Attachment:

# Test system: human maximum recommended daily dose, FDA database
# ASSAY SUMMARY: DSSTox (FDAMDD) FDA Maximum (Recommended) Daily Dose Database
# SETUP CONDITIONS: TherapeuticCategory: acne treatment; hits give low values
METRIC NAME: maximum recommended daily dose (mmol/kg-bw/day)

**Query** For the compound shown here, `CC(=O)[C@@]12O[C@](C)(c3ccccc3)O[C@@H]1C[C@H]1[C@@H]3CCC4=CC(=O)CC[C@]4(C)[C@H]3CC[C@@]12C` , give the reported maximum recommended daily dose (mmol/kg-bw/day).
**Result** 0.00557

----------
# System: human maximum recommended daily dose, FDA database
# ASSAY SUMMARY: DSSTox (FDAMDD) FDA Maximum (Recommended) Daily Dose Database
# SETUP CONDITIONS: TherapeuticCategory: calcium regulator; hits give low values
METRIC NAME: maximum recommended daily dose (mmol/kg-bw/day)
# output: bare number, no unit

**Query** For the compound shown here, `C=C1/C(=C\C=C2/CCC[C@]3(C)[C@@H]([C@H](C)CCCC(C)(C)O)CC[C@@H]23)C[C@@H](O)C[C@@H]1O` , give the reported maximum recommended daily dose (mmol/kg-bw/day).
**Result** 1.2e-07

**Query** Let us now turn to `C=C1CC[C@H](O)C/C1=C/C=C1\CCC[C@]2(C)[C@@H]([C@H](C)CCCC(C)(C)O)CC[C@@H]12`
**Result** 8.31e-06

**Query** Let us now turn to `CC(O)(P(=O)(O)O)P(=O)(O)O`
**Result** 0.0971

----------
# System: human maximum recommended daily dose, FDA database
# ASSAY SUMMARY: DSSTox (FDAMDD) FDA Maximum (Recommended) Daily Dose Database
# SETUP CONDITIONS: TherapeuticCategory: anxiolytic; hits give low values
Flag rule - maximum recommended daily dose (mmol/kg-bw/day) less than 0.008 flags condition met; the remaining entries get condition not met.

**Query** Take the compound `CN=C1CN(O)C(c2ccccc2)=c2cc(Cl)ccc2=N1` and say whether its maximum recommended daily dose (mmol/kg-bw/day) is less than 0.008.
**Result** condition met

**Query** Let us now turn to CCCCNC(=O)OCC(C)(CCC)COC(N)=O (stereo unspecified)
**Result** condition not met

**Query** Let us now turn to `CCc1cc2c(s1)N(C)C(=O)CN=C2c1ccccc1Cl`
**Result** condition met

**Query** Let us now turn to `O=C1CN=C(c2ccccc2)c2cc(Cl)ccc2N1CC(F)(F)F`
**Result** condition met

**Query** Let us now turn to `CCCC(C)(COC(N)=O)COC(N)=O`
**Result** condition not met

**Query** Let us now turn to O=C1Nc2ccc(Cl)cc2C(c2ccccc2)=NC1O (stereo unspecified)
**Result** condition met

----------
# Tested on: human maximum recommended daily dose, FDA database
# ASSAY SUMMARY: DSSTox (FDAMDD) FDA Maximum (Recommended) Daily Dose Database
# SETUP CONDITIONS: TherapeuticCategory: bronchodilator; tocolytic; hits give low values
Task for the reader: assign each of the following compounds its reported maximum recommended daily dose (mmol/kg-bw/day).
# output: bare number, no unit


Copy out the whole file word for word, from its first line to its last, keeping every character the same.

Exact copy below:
# Test system: human maximum recommended daily dose, FDA database
# ASSAY SUMMARY: DSSTox (FDAMDD) FDA Maximum (Recommended) Daily Dose Database
# SETUP CONDITIONS: TherapeuticCategory: acne treatment; hits give low values
METRIC NAME: maximum recommended daily dose (mmol/kg-bw/day)

**Query** For the compound shown here, `CC(=O)[C@@]12O[C@](C)(c3ccccc3)O[C@@H]1C[C@H]1[C@@H]3CCC4=CC(=O)CC[C@]4(C)[C@H]3CC[C@@]12C` , give the reported maximum recommended daily dose (mmol/kg-bw/day).
**Result** 0.00557

----------
# System: human maximum recommended daily dose, FDA database
# ASSAY SUMMARY: DSSTox (FDAMDD) FDA Maximum (Recommended) Daily Dose Database
# SETUP CONDITIONS: TherapeuticCategory: calcium regulator; hits give low values
METRIC NAME: maximum recommended daily dose (mmol/kg-bw/day)
# output: bare number, no unit

**Query** For the compound shown here, `C=C1/C(=C\C=C2/CCC[C@]3(C)[C@@H]([C@H](C)CCCC(C)(C)O)CC[C@@H]23)C[C@@H](O)C[C@@H]1O` , give the reported maximum recommended daily dose (mmol/kg-bw/day).
**Result** 1.2e-07

**Query** Let us now turn to `C=C1CC[C@H](O)C/C1=C/C=C1\CCC[C@]2(C)[C@@H]([C@H](C)CCCC(C)(C)O)CC[C@@H]12`
**Result** 8.31e-06

**Query** Let us now turn to `CC(O)(P(=O)(O)O)P(=O)(O)O`
**Result** 0.0971

----------
# System: human maximum recommended daily dose, FDA database
# ASSAY SUMMARY: DSSTox (FDAMDD) FDA Maximum (Recommended) Daily Dose Database
# SETUP CONDITIONS: TherapeuticCategory: anxiolytic; hits give low values
Flag rule - maximum recommended daily dose (mmol/kg-bw/day) less than 0.008 flags condition met; the remaining entries get condition not met.

**Query** Take the compound `CN=C1CN(O)C(c2ccccc2)=c2cc(Cl)ccc2=N1` and say whether its maximum recommended daily dose (mmol/kg-bw/day) is less than 0.008.
**Result** condition met

**Query** Let us now turn to CCCCNC(=O)OCC(C)(CCC)COC(N)=O (stereo unspecified)
**Result** condition not met

**Query** Let us now turn to `CCc1cc2c(s1)N(C)C(=O)CN=C2c1ccccc1Cl`
**Result** condition met

**Query** Let us now turn to `O=C1CN=C(c2ccccc2)c2cc(Cl)ccc2N1CC(F)(F)F`
**Result** condition met

**Query** Let us now turn to `CCCC(C)(COC(N)=O)COC(N)=O`
**Result** condition not met

**Query** Let us now turn to O=C1Nc2ccc(Cl)cc2C(c2ccccc2)=NC1O (stereo unspecified)
**Result** condition met

----------
# Tested on: human maximum recommended daily dose, FDA database
# ASSAY SUMMARY: DSSTox (FDAMDD) FDA Maximum (Recommended) Daily Dose Database
# SETUP CONDITIONS: TherapeuticCategory: bronchodilator; tocolytic; hits give low values
Task for the reader: assign each of the following compounds its reported maximum recommended daily dose (mmol/kg-bw/day).
# output: bare number, no unit